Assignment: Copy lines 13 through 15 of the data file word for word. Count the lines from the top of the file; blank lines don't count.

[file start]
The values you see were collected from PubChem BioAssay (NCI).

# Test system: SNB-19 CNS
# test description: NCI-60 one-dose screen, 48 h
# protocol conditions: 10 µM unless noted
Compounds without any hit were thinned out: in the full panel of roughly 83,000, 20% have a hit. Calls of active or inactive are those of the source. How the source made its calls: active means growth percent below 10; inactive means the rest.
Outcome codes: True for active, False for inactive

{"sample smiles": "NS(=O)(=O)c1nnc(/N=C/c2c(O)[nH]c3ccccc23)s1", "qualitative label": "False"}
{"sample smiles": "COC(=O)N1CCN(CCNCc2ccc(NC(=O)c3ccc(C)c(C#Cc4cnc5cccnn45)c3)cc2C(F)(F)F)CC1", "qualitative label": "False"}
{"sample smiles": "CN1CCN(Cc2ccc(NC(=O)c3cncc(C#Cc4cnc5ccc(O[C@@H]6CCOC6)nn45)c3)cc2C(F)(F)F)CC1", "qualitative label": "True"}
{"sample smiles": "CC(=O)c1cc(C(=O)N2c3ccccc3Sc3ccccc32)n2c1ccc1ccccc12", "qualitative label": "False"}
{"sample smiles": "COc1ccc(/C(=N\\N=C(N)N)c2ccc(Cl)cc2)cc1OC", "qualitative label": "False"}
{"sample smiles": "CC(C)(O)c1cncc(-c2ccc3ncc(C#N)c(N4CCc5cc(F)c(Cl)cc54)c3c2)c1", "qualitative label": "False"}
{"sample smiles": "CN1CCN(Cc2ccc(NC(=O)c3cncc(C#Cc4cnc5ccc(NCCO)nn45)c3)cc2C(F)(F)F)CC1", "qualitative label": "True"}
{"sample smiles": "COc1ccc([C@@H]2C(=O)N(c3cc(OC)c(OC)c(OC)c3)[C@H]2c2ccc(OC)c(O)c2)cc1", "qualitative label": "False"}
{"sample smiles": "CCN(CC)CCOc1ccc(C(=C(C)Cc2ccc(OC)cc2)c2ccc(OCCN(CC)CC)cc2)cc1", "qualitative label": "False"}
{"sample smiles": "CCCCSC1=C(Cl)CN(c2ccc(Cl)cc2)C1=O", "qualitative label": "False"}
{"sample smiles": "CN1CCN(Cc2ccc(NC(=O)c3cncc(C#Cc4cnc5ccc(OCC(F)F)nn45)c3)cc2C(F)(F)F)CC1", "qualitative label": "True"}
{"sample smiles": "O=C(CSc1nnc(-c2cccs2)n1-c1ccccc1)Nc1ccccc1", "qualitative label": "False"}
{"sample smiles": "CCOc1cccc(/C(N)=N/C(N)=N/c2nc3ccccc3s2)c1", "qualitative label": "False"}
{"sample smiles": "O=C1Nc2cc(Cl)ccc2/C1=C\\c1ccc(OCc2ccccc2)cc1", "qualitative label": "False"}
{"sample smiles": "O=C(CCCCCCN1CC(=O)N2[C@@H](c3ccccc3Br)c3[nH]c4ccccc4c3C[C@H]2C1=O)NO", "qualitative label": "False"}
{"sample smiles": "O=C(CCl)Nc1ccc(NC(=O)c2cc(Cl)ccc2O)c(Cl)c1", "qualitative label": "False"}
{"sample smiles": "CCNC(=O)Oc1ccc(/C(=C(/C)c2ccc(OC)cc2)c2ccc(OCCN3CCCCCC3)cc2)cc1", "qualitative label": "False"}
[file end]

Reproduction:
{"sample smiles": "CN1CCN(Cc2ccc(NC(=O)c3cncc(C#Cc4cnc5ccc(NCCO)nn45)c3)cc2C(F)(F)F)CC1", "qualitative label": "True"}
{"sample smiles": "COc1ccc([C@@H]2C(=O)N(c3cc(OC)c(OC)c(OC)c3)[C@H]2c2ccc(OC)c(O)c2)cc1", "qualitative label": "False"}
{"sample smiles": "CCN(CC)CCOc1ccc(C(=C(C)Cc2ccc(OC)cc2)c2ccc(OCCN(CC)CC)cc2)cc1", "qualitative label": "False"}